Yea, seems like Pittsburgh had less of a demographic transition than many cities. I think Baltimore (and maybe St. Louis? Not really sure there) had some metro growth while the city population declined and its demographics drastically changed.

As for Mexican immigration, I wouldn't have expected Pittsburgh to have much, few Northeastern cities do, at least until recently. Around here, the hispanic population appears to heavily Puerto Rican, and Boston has a Dominican presence. I knew many hispanics back on Long Island but few Mexicans. Mexicans make about 14% of the hispanic population of New York City. In the last decade, the fastest growth was in the Asian population
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Old 05-04-2013, 07:07 PM
 
Location: Pittsburgh, PA (Morningside)
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Quote:
Originally Posted by Katiana View Post
I don't think people really "fled" the cities. They were able to buy houses, some the first in their families to own a home. They wanted a little piece of land. So they went to the burbs.
It wasn't just about homeownership, because many cities (like Philadelphia, for example) had high levels of home ownership within city limits.

I agree though, that the first 20 years or so of movement to the suburbs was a positive flow to something desired, not a negative flow from something detested. From my reading of history, people of that generation thought cities were run-down, dirty, and crowded, but didn't actually fear them.
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Old 05-04-2013, 07:25 PM
 
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The immigration I have seen in Pittsburgh seems to be mostly asian or eastern european. Last I stayed in a hotel there (last year) the front desk staff was mostly native born blacks and whites but housekeeping seemed to be entirely eastern european.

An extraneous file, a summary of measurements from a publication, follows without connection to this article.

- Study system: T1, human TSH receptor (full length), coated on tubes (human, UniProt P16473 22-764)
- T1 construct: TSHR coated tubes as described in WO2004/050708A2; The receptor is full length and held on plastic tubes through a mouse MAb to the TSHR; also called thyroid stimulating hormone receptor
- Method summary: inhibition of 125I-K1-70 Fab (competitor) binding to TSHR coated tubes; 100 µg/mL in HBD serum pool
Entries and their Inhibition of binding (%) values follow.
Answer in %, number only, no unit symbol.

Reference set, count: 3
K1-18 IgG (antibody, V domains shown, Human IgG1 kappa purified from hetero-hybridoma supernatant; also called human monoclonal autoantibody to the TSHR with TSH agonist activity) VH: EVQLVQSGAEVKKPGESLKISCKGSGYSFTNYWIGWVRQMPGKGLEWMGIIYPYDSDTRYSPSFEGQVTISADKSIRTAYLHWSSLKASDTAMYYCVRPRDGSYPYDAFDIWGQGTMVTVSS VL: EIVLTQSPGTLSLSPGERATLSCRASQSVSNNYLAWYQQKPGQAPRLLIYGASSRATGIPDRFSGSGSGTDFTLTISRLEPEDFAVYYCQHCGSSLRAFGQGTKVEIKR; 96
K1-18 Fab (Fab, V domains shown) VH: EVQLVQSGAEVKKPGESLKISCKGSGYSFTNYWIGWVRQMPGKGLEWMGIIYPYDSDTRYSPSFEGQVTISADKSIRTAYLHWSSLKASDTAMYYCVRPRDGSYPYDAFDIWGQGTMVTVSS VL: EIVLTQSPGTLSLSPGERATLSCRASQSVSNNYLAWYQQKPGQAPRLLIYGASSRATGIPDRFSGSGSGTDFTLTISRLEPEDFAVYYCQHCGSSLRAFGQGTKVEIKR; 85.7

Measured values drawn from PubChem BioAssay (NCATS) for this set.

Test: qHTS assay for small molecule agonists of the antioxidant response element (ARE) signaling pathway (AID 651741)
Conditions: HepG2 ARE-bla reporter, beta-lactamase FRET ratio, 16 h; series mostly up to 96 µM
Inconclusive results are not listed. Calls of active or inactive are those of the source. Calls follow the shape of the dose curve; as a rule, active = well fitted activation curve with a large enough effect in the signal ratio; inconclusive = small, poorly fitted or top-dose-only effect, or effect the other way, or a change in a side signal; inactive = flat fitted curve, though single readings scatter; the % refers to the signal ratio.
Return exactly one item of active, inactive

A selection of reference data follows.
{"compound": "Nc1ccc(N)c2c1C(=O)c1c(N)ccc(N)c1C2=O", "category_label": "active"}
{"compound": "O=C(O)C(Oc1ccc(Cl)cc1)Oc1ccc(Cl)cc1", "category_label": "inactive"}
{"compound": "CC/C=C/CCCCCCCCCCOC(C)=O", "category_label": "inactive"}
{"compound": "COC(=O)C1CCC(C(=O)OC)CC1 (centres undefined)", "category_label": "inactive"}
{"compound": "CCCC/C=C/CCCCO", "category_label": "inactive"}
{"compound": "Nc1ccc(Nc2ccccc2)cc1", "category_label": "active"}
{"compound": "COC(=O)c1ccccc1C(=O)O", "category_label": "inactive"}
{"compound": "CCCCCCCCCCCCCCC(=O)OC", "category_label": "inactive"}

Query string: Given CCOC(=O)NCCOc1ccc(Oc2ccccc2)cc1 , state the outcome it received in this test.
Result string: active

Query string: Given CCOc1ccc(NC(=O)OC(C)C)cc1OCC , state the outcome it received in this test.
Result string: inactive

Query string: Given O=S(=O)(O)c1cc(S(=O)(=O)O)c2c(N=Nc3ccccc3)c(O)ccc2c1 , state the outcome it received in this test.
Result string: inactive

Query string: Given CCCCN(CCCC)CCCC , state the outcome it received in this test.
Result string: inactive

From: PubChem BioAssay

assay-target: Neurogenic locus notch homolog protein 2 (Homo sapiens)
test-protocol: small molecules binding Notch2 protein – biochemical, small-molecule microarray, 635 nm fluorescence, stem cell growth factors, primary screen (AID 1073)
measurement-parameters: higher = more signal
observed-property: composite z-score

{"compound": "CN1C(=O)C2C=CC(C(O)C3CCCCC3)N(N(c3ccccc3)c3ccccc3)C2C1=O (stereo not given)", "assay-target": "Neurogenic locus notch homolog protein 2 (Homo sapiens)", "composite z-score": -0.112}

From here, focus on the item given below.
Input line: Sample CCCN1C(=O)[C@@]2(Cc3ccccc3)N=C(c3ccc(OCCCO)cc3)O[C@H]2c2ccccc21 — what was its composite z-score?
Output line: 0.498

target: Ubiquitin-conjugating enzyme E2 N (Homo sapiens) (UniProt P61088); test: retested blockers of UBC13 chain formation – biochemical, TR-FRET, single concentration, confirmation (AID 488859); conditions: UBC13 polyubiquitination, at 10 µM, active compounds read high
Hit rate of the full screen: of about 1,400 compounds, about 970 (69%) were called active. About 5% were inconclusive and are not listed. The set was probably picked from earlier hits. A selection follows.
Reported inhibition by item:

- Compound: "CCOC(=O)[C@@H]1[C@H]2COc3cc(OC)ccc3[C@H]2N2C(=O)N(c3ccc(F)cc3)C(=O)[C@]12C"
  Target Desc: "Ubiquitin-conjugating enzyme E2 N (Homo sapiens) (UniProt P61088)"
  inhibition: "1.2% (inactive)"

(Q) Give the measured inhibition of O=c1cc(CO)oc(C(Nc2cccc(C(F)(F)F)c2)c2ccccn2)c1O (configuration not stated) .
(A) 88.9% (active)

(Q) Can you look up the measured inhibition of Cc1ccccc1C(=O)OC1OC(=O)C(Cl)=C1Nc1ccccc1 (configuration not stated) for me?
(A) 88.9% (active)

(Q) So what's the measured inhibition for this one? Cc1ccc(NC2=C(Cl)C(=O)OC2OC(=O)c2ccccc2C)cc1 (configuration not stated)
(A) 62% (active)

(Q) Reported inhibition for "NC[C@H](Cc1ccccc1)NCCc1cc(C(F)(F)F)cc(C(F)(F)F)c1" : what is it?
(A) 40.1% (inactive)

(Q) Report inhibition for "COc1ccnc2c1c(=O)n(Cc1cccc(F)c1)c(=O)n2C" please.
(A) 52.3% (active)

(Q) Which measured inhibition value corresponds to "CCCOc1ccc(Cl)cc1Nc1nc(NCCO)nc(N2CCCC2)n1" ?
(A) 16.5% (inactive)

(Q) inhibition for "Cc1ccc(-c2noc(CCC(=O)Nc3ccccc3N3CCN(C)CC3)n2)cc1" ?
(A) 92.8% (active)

Quote:
Originally Posted by eschaton View Post
It wasn't just about homeownership, because many cities (like Philadelphia, for example) had high levels of home ownership within city limits.
Home ownership in Philly is still a little higher than the national average and probably on the rise.
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Old 05-04-2013, 07:29 PM
 
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Quote:
Originally Posted by nybbler View Post
Much faster than that, there was definitely a period of flight, especially in Northeastern and Rust Belt cities

I think the interpretation that there was a period of flight from many cities from 1970 to 1980 is supportable.
Agreed - and I maintain that the bulk of it was old people dying or moving on to retirement homes.

Philadelphia, for instance, was still a majority white city in the 1980s. The real demographic change there was between 1980 and 1990.
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Old 05-04-2013, 07:34 PM
 
Location: Pittsburgh, PA (Morningside)
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Quote: